-The administration claims that 700 jobs a year were supported by the 2000 bond issue. There is no breakdown of how many jobs were supported at what contracting firms, or which architecture firm...but we already know the answer to that question.

If the BOE is going to take money out of the economy and direct it to the construction industry, perhaps they should consider other forms of economic development. Maybe USD259 should buy a corporate jet. That would put some folks in Wichita to work. Kevass Harding and Connie Dietz could each give me $20 out of their own pocket. That's $40 more economic development in our fair city.

-Existing buildings are the most cost ineffiencent solution.
Oddly enough, the analysis of this isn't to be found on the USD 259 website. The analysis of why holding the bond vote in May is still up on the website though.

-The capacity figures quoted by those against the bond issue are from outdated sources.
This blog simply used the most recent figures provided on the USD 259 website. It is probably too much to ask that the administration provide the taxpayers of Wichita with up-to-date information on the website, instead of openly campaigning in favor of the bond issue.

Tuesday, April 8, 2008

Who is "We"?

On Monday, board president Connie Dietz said delaying the vote was the right move, despite potential cost increases.

"Yes, it's worth it, because we're going to win," she said.

Given the history of the administration, it's not surprising to see money spent on frivolous window dressing and consultants instead of addressing the real issues of the the district. However, it seems odd that the President of the USD 259 School Board would not be the least bit concerned about spending taxpayer dollars to manipulate an election.

Often times, elected officials attempt to maintain a degree of impartiality and neutrality, not only is it required by Kansas law, but it is one of our most basic democratic institutions.

Frankly, Connie Dietz should be admired for not even bothering to pretend that she isn't using her elected position to affect the outcome of the bond issue vote. No condescending comments about "hearing all sides" and she isn't wasting our time by telling voters that she is "carefully considering the issues". Nope, just a flat out "we're going to win".

The attempt by the school board to fix the school bond election, coupled with the refusal to allow public comment on the board's decision to change the day of the election makes it clear that Connie Dietz doesn't include Wichita voters as part of her "We".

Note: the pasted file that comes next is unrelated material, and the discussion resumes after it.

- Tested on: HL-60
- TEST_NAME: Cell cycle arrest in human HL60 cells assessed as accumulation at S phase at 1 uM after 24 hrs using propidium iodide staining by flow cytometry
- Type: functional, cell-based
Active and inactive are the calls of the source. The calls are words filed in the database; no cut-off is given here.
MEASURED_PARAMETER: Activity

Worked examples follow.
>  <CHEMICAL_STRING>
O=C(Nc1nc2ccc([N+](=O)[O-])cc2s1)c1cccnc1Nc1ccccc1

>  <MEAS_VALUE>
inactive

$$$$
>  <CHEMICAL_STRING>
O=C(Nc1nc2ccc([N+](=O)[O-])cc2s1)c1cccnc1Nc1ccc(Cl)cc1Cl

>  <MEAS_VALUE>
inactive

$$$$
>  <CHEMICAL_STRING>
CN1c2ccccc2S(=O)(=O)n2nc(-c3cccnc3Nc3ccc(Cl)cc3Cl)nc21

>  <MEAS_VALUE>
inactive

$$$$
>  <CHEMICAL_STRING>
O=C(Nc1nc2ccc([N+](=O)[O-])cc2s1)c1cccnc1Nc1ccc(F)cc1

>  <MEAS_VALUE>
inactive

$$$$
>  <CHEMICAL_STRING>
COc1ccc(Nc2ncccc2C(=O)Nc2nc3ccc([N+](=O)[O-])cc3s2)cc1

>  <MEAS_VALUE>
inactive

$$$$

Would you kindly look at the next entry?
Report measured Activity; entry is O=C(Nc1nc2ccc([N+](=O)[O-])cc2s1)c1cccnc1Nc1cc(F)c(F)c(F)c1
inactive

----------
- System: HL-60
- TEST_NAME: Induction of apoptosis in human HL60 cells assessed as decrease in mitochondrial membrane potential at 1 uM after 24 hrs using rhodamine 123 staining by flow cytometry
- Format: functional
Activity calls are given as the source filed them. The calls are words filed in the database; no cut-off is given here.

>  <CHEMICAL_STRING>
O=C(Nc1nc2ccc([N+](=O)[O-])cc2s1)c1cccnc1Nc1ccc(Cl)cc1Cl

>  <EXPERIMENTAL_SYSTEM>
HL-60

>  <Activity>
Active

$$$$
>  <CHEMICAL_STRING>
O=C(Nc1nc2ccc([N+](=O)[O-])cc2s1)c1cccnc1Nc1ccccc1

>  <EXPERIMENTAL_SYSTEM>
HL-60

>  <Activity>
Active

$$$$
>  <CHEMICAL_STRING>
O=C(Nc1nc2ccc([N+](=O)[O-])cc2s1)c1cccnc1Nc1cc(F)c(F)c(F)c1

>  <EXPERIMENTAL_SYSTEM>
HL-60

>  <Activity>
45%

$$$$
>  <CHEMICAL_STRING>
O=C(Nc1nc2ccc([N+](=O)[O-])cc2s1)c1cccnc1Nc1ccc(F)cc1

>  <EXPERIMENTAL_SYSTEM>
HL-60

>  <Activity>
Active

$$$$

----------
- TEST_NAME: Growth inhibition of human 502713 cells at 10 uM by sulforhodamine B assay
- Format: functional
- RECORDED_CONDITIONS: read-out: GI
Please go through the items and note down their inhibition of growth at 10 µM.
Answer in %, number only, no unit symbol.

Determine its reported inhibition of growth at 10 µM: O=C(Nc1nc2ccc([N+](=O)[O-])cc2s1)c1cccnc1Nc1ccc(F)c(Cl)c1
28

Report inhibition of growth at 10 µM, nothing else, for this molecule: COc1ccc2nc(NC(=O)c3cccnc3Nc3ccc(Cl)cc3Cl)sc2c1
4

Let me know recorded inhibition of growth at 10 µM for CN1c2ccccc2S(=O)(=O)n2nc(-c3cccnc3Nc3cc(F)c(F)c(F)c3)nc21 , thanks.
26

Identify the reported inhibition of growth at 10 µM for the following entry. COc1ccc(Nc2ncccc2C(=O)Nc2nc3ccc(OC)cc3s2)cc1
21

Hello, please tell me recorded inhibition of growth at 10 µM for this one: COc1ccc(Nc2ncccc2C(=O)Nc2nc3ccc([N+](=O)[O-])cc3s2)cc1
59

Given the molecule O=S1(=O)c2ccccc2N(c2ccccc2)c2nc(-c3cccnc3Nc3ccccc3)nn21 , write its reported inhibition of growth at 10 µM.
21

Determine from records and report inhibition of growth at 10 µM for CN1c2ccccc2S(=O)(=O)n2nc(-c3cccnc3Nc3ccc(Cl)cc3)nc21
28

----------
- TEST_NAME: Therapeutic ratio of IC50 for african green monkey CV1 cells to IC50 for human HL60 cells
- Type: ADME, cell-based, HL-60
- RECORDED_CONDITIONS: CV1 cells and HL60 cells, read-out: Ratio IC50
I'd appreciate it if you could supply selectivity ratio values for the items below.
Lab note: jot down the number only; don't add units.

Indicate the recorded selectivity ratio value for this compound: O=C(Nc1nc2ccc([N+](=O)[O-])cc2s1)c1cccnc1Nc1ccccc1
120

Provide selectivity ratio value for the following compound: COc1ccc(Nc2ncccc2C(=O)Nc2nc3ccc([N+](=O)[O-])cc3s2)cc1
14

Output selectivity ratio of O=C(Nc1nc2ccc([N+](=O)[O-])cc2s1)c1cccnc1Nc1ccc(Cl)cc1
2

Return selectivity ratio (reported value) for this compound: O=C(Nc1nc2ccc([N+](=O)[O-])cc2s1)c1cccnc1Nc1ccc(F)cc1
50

Friday, April 4, 2008

An Interesting Version of Democracy or Simple Outrage

CARE, the curious little group of Bond supporters, is asking for a "time-out", a "mulligan", a "re-do". Frankly, I'm having trouble figuring out exactly what they are asking for because there isn't a term in our American political lexicon for what they are requesting. The only thing that seems to fit is "Outrage!".

Seems that the bond supporters are going to be asking for an "extension" because, in the words of Sarah Olson, co-coordinator of CARE, the delay "would give us more time to get the message out, because it's a more complicated message this time than it was in 2000." (that is..."we just saw our internal polling and it doesn't look good.")

The USD259 version of democracy allows the district simply change the rules as they see fit.

I hope this isn't what the Wichita Schools are teaching in Civics classes. Oh, and all that fluff about the financial importance of having a bond vote early...just disregard. (how many days will that take to come off the USD259 website?)

Never mind that USD 259 is already spending tax dollars to advertising the bond issue. You've got to love the line at the end about not keeping track of what is being spent on advertising for the bond issue. They probably won't keep track of how much is spent reprinting all the materials with new dates.

What remains to be seen is if the School Board's version of democracy includes inviting citizens opposed to the Bond issue to the meeting proposed by CARE, and will carefully consideration of the Kansas Open Meetings Act.